1. Use of Illegally Seized Evidence – Evidence may still be used in è

                      1. Immigration cases

                      2. Tax proceedings

                      3. Grand jury proceedings

                      4. Impeachment purposes (against D but NOT W’s)

                      • May use voluntary confessions for impeachment ONLY

                      • May NOT impeach involuntary confessions for impeachment purposes


                      Confessions: 5th & 6th Amendments


                      1. 5th Amendment – “No person shall be compelled in any criminal case to be a W against himself”


                      1. Due Process Approach – Used to exclude involuntary confessions

                      • Spano – Involuntary confessions excluded – totality test


                      1. Right to Counsel Approach – 6A violation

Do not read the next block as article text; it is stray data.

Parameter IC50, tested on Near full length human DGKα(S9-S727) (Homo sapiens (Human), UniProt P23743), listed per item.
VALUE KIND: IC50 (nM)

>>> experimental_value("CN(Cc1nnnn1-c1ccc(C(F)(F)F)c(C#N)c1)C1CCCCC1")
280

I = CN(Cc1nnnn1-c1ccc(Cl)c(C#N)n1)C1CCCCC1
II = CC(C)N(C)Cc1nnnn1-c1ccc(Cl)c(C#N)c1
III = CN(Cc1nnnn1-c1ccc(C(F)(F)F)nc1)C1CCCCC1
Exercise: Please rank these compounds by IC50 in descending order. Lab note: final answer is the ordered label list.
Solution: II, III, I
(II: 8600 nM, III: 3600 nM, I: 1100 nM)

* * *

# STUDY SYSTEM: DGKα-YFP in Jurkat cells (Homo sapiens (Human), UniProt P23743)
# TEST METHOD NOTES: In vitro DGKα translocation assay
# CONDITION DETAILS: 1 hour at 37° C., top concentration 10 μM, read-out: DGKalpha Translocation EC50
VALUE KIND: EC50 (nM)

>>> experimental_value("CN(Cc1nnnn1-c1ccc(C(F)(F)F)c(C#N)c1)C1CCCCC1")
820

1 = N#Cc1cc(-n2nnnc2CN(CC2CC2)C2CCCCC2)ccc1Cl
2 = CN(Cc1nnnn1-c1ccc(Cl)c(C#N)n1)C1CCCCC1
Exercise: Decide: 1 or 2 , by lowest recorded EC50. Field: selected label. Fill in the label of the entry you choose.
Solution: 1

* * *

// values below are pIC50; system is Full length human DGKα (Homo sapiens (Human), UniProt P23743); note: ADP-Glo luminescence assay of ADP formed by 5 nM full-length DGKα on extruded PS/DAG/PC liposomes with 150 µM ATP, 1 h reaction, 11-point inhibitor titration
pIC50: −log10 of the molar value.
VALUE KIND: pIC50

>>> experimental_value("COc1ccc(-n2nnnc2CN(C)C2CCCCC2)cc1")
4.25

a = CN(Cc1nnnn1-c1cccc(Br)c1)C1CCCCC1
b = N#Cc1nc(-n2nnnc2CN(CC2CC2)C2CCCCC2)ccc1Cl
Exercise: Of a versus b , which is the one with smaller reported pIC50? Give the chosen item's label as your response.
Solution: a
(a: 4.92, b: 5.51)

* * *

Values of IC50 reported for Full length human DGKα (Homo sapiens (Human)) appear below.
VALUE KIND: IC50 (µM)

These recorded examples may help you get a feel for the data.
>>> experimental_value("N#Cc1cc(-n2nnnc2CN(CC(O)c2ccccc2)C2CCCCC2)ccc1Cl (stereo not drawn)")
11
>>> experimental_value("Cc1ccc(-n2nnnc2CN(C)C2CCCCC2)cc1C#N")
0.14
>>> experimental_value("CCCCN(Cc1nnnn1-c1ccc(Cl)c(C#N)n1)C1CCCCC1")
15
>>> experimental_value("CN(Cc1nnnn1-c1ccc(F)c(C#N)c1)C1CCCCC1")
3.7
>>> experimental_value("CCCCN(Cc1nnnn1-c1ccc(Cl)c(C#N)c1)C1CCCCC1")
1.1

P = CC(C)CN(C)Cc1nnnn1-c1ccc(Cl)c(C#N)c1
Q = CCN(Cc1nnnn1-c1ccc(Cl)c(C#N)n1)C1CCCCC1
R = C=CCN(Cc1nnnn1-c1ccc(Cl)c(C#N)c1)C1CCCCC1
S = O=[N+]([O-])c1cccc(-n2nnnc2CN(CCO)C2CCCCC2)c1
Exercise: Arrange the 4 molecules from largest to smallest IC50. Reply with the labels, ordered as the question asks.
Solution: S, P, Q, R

1. Self - Incrimination Approach - Miranda


                      1. Miranda Requirements


                      1. Custody – Only applies to custodial interrogations

                      2. Government Official – Applies to government actors

                      3. Warnings – Were the 4 warnings given

                      1. Right to remain silent

                      2. Statements can be used in a court of law

                      3. Right to an attorney

                      4. Right to appointed attorney if cannot afford one

                      1. Waiver – Must be knowing & voluntary

                      1. Constitutional Status

                      1. Impeaching D-Witness – Statements obtained in violation of Miranda may still be used to impeach D [Harris]

                      • Miranda will NOT be perverted into a license for perjury